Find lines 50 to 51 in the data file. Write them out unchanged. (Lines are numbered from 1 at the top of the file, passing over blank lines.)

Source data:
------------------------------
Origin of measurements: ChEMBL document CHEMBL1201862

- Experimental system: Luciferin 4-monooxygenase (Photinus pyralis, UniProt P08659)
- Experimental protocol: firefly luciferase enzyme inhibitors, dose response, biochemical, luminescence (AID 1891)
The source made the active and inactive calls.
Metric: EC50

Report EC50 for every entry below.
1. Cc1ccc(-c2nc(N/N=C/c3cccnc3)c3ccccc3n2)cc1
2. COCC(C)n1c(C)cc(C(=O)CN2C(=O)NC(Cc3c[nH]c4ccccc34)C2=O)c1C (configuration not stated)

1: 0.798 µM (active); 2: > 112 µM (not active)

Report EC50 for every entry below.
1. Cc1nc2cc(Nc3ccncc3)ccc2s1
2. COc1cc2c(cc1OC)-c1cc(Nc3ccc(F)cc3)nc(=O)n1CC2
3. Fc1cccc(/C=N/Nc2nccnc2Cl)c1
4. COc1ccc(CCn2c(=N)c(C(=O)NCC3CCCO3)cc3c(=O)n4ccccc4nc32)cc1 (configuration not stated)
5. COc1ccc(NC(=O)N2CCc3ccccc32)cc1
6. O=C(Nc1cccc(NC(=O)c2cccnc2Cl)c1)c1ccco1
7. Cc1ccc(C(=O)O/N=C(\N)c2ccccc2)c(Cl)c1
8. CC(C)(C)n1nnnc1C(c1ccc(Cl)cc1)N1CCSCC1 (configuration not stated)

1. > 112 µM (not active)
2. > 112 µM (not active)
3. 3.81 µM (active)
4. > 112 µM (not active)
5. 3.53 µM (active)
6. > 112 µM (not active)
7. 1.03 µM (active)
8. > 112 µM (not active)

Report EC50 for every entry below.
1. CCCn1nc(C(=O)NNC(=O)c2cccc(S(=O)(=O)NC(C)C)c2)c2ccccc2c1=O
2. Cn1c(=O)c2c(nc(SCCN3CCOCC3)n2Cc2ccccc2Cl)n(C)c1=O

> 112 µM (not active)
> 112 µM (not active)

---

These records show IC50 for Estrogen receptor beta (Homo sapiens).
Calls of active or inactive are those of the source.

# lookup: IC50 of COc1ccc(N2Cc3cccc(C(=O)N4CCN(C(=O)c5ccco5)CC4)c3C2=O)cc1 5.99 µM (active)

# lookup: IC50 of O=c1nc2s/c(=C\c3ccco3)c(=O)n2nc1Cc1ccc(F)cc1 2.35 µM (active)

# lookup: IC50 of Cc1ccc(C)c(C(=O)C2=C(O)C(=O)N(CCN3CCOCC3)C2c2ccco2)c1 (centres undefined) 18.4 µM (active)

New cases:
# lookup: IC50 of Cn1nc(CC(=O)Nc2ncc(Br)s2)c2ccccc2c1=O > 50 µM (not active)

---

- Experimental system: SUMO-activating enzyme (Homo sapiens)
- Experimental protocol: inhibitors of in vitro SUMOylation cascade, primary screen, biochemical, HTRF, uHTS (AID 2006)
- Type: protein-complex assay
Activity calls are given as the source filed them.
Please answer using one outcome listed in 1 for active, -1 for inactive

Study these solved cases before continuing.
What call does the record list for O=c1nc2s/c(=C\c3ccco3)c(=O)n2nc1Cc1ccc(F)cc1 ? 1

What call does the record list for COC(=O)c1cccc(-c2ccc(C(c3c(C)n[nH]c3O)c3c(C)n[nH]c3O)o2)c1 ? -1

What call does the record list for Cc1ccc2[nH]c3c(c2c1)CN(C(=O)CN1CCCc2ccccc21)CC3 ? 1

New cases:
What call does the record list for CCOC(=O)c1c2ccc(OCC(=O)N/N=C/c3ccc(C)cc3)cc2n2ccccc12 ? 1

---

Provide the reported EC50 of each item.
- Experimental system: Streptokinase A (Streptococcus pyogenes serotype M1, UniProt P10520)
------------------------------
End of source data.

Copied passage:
New cases:
What call does the record list for CCOC(=O)c1c2ccc(OCC(=O)N/N=C/c3ccc(C)cc3)cc2n2ccccc12 ? 1